The OCM’s musical tour of the world continues in Austria with the music of genius Wolfgang Amadeus Mozart!
Last week , maestro Boris Brott and assistant conductor Xavier Brossard Ménard in association with the Austrian consul general, welcomed acclaimed Quebecois pianist Jean-Philippe Sylvestre to the stage at Salle Pierre Péladeau to perform a brilliant rendition of Mozart’s Concerto for piano no 23, K. 488 !
The concert was filmed in front of a small live audience with respect to social distancing measures.
Also on the program was : Divertimento in D major , K. 136 – W. A. Mozart (composed at the age of 15), and Symphony in G major, op. 13 – J. B. Chevalier de Saint-Georges (A brilliant and playful piece in two movements for two solo violins performed by concertmaster MarcDjokic 1st violin solo // Alex Lozowski 2nd violin solo.)
Gen’s Delights had the pleasure of speaking with renowned Quebec pianist Jean-Philippe Sylvestre: the laureate of the prestigious Virginia Parker Prize 2008, the highest distinction from the Canada Council for the Arts.
What was your inspiration to pursue a career in music and who or what have been the most important influences on your musical life and career?
From the age of four, seated in front of the family piano, I already fell in love with this instrument and knew that it would define my path in life. There was no doubt, having my fingers run across the keyboard felt just right!
A year later, I would start giving concerts and winning my first competitions, which motivated me even more to persevere.
I come from a family of musicians and I would always hear classical music at home, even while falling asleep at night tucked in my bed. I am convinced that this childhood, surrounded by music, was a continued source of inspiration for me which also directly contributed to ‘training’ my ears.
Of course, I have to give due credit to my parents, family and teachers who always encouraged and pushed me to practice hard and just go for it!
What makes the music of Mozart unique or special to you and how do you bring your own special touch?
To me, the music of Mozart represents the epitome of musical depth and richness. I would have to add the term « magical » in a way that it cannot be explained, but only felt.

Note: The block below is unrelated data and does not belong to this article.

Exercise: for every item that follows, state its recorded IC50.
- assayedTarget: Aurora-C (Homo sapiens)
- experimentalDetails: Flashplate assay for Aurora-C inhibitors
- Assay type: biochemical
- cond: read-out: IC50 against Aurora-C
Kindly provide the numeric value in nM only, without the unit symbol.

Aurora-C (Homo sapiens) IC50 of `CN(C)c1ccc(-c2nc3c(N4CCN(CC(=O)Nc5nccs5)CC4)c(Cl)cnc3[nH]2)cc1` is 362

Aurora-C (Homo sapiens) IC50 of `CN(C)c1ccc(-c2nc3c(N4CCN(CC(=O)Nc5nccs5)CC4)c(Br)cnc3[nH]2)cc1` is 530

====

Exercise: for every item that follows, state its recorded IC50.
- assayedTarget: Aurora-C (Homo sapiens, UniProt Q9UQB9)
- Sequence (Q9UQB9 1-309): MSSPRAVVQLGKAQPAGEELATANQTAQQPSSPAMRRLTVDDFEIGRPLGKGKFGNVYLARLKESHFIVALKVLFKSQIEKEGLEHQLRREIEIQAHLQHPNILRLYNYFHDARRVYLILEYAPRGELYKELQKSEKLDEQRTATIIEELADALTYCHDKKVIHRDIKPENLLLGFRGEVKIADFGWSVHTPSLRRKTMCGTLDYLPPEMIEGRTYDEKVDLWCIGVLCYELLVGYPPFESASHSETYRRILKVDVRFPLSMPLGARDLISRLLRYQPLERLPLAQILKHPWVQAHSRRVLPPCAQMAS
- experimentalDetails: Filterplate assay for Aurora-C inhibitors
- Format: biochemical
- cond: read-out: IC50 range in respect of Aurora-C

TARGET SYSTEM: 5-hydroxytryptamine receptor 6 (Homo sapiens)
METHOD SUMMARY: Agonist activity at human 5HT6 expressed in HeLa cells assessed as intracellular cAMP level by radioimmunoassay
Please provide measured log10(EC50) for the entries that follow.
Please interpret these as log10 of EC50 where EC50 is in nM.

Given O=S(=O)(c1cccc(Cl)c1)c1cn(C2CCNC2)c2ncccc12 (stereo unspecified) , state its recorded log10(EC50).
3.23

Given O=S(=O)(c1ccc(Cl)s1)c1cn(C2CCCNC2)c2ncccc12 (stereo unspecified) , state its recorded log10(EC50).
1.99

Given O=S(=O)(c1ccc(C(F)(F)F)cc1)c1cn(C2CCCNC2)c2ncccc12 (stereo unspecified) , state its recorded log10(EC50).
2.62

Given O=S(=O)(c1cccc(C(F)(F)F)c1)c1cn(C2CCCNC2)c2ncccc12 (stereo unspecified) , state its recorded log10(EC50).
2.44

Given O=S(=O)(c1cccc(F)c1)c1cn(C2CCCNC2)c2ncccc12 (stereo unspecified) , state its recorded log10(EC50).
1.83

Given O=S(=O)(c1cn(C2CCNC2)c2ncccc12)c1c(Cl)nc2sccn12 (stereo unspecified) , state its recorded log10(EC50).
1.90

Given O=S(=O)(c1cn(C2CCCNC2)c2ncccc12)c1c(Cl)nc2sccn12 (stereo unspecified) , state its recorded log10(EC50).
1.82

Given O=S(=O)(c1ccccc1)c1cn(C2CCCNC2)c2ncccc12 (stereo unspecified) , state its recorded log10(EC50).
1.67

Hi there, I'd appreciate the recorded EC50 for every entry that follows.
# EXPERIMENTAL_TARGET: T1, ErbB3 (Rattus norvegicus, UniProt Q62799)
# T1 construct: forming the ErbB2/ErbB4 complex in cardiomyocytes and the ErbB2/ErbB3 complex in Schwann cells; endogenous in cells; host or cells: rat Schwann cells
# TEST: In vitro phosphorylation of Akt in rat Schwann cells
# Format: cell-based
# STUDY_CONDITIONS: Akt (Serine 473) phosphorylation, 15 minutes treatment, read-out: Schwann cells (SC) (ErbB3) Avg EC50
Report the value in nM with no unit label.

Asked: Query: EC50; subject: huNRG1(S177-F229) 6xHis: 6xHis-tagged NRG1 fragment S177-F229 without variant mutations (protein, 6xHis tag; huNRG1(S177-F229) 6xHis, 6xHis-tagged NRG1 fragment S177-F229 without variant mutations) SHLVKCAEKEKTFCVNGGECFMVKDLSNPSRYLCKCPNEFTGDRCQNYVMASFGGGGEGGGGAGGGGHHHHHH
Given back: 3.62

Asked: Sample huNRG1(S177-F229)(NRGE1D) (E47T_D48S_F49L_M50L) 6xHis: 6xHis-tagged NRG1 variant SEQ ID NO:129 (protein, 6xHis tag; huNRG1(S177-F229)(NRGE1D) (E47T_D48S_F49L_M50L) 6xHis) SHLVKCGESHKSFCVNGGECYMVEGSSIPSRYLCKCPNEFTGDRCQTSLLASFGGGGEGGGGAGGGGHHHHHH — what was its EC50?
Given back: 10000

Structurally the composer’s work is relatively «simple», however it harbours a tremendous power that few can explain. With Mozart you may find a ‘touch of madness’ (in a good way!) alongside other intense emotions such as «despair». For instance, in the second movement of his 23rd concerto you will find musical passages that express true love and tenderness… All the emotional elements are there.
Mozart’s music is unique and requires a very special sound quality to deliver a proper performance. How I add my personal touch is something that definitely requires a longer discussion in person…with a good glass of wine!
What do you do off stage that provides inspiration on stage?
Personal inspiration requires a long process that is accomplished way before I step on or off stage. It is an everyday, ongoing process that started from the moment I took my first steps, to when I could throw myself in the heart of wild nature: breathing in fresh mountain air, looking out at the horizon over the ocean, hearing the flow of water and really trying to connect completely with the magic of the world.
Seeing my friends, laughing, crying, doing sports, reading, going to museums, admiring painting, playing board and video games, listening to some of my inspirations like Grigory Sokolov, Glenn Gould, Samson François, Cziffra, Lupu also play a huge role in the creative process. Off stage, I mostly enjoy relaxing and doing regular exercise to stay mentally and physically fit.
As a musician, what is your definition of success?
I think that the definition of success greatly varies among individuals. One could be completely happy and satisfied staying at home and raising a family, while another could still feel unsatisfied even after winning a gold medal at the Olympic games.
My life goal is to transmit energy and emotions to my public and whisk them away to another plane of existence. Making a comfortable living while giving concerts, combined with a public that tells me that they were completely moved by my performances, is already an excellent start for what I call personal success!
What do you feel needs to be done to grow classical music audiences / listeners especially during a pandemic?
I believe that immersive digital platforms that extend the life of live concerts through live recordings and rebroadcasts such as the «Concert Bleu», platform initiated from my friend and colleague Marc Boucher, will help highlight and spread classical music to a larger audience.
It is equally important to continue filming and selling more livestreamed concerts online to make classical music available to viewers at home.
Gen’s Delights would like to thank Jean-Philippe Sylvestre for his time and would like to encourage readers to visit his website to learn more about his up-coming recitals :